The model new Sky Q field WITHOUT satellite tv for pc dish is being examined within the UK earlier than launch

Allegedly, Sky is testing its new Sky IP Box before it is launched in the UK (Image: GETTY • HEAVEN) This article contains affiliate links, we may receive a commission on all sales we generate from it. Learn more

Sky originally announced in 2017 that it would be broadcasting its popular Sky Q service into living rooms without the need for a satellite dish. According to a tipster who spoke to, tests are already underway in the UK on the new dish-free service that uses a set-top box.

During the initial announcement, then-CEO Jeremy Darroch said that streaming the entire Sky Q experience over a fiber broadband connection would enable more than six million households across Europe, including two million in the UK alone who do or do not own want – a satellite dish to access the critically acclaimed service. But we didn’t hear about the satellite-free version of Sky Q for the next four years.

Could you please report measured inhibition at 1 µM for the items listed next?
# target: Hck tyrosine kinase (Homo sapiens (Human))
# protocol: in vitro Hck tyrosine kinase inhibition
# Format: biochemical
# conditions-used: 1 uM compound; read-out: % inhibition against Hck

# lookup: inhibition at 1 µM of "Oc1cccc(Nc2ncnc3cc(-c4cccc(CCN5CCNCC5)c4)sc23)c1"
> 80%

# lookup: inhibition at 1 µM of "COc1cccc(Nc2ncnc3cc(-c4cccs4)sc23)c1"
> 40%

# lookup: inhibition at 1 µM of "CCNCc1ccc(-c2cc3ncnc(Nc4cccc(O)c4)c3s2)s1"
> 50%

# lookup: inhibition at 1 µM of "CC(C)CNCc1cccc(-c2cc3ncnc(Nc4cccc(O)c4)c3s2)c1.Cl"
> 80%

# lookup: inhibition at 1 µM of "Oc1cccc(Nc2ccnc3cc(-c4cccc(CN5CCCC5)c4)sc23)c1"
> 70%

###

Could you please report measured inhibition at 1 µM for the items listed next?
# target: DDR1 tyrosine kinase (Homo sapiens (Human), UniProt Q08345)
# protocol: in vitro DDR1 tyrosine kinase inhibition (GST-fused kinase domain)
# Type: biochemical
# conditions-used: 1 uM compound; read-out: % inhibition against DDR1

That changed earlier this month when Sky launched a new set-top box called the Sky Q IP Box in Germany. With a minimum broadband speed of 6 Mbps, viewers can access a number of the same terrestrial channels, on-demand box sets and streaming apps that can be found on the standard Sky Q box, which has a satellite dish and Wi -Fi connection used to bring live and catch-up services together in one menu. For comparison, Netflix recommends at least 5 Mbit / s to watch in high definition picture quality.

And now Sky seems to be preparing to roll out a similar service in the UK. Speaking to, our source claims that Sky is currently testing the new kit with a number of customers across the country. The feedback from the study will allow Sky to determine minimum speeds for broadband.

It is possible that the new set-top box called Sky IP will only be available to those with a Sky broadband connection, we have been told. This would give Sky greater control over the broadband speeds available to customers, such as whether they need to be connected to a full fiber infrastructure.

Sky Q over broadband No satellite dish update available soon

Pictures from the online shop of Sky Germany could reveal the design of the new set-top box (Image: HEAVEN)